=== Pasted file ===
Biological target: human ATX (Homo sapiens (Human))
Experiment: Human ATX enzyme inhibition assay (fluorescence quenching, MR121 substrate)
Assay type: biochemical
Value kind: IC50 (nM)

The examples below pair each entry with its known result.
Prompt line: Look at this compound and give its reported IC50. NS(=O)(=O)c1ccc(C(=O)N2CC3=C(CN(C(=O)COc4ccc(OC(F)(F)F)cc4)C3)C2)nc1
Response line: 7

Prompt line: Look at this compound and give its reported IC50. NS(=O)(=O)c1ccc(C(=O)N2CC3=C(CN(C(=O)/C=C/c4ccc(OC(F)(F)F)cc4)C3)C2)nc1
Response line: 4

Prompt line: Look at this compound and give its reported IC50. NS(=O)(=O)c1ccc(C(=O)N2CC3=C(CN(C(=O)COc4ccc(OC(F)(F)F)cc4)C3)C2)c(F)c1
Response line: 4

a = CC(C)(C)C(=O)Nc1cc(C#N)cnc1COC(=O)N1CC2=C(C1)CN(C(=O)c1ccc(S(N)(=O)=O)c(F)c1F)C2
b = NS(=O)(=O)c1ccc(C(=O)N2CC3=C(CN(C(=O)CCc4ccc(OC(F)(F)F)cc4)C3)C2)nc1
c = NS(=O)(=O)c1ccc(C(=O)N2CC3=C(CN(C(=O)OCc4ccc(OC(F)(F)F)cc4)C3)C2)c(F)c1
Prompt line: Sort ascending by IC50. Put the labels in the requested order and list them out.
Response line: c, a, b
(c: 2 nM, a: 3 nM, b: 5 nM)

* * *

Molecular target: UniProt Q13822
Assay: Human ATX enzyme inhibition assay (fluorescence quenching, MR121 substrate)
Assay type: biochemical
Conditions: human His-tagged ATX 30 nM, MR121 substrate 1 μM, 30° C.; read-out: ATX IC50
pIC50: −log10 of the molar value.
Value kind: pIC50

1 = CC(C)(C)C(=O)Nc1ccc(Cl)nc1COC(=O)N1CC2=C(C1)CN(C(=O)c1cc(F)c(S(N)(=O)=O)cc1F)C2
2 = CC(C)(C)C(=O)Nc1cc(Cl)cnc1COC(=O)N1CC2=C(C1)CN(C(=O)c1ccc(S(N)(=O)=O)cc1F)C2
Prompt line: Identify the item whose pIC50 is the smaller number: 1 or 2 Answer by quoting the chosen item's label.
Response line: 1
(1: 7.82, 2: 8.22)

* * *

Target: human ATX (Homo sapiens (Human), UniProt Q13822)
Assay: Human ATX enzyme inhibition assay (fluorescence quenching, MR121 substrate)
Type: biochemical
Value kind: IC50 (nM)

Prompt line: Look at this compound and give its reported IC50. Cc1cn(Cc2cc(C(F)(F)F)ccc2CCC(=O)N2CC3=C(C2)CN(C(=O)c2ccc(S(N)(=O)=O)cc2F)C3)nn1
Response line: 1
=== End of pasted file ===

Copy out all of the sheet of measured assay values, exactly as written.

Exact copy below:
Biological target: human ATX (Homo sapiens (Human))
Experiment: Human ATX enzyme inhibition assay (fluorescence quenching, MR121 substrate)
Assay type: biochemical
Value kind: IC50 (nM)

The examples below pair each entry with its known result.
Prompt line: Look at this compound and give its reported IC50. NS(=O)(=O)c1ccc(C(=O)N2CC3=C(CN(C(=O)COc4ccc(OC(F)(F)F)cc4)C3)C2)nc1
Response line: 7

Prompt line: Look at this compound and give its reported IC50. NS(=O)(=O)c1ccc(C(=O)N2CC3=C(CN(C(=O)/C=C/c4ccc(OC(F)(F)F)cc4)C3)C2)nc1
Response line: 4

Prompt line: Look at this compound and give its reported IC50. NS(=O)(=O)c1ccc(C(=O)N2CC3=C(CN(C(=O)COc4ccc(OC(F)(F)F)cc4)C3)C2)c(F)c1
Response line: 4

a = CC(C)(C)C(=O)Nc1cc(C#N)cnc1COC(=O)N1CC2=C(C1)CN(C(=O)c1ccc(S(N)(=O)=O)c(F)c1F)C2
b = NS(=O)(=O)c1ccc(C(=O)N2CC3=C(CN(C(=O)CCc4ccc(OC(F)(F)F)cc4)C3)C2)nc1
c = NS(=O)(=O)c1ccc(C(=O)N2CC3=C(CN(C(=O)OCc4ccc(OC(F)(F)F)cc4)C3)C2)c(F)c1
Prompt line: Sort ascending by IC50. Put the labels in the requested order and list them out.
Response line: c, a, b
(c: 2 nM, a: 3 nM, b: 5 nM)

* * *

Molecular target: UniProt Q13822
Assay: Human ATX enzyme inhibition assay (fluorescence quenching, MR121 substrate)
Assay type: biochemical
Conditions: human His-tagged ATX 30 nM, MR121 substrate 1 μM, 30° C.; read-out: ATX IC50
pIC50: −log10 of the molar value.
Value kind: pIC50

1 = CC(C)(C)C(=O)Nc1ccc(Cl)nc1COC(=O)N1CC2=C(C1)CN(C(=O)c1cc(F)c(S(N)(=O)=O)cc1F)C2
2 = CC(C)(C)C(=O)Nc1cc(Cl)cnc1COC(=O)N1CC2=C(C1)CN(C(=O)c1ccc(S(N)(=O)=O)cc1F)C2
Prompt line: Identify the item whose pIC50 is the smaller number: 1 or 2 Answer by quoting the chosen item's label.
Response line: 1
(1: 7.82, 2: 8.22)

* * *

Target: human ATX (Homo sapiens (Human), UniProt Q13822)
Assay: Human ATX enzyme inhibition assay (fluorescence quenching, MR121 substrate)
Type: biochemical
Value kind: IC50 (nM)

Prompt line: Look at this compound and give its reported IC50. Cc1cn(Cc2cc(C(F)(F)F)ccc2CCC(=O)N2CC3=C(C2)CN(C(=O)c2ccc(S(N)(=O)=O)cc2F)C3)nn1
Response line: 1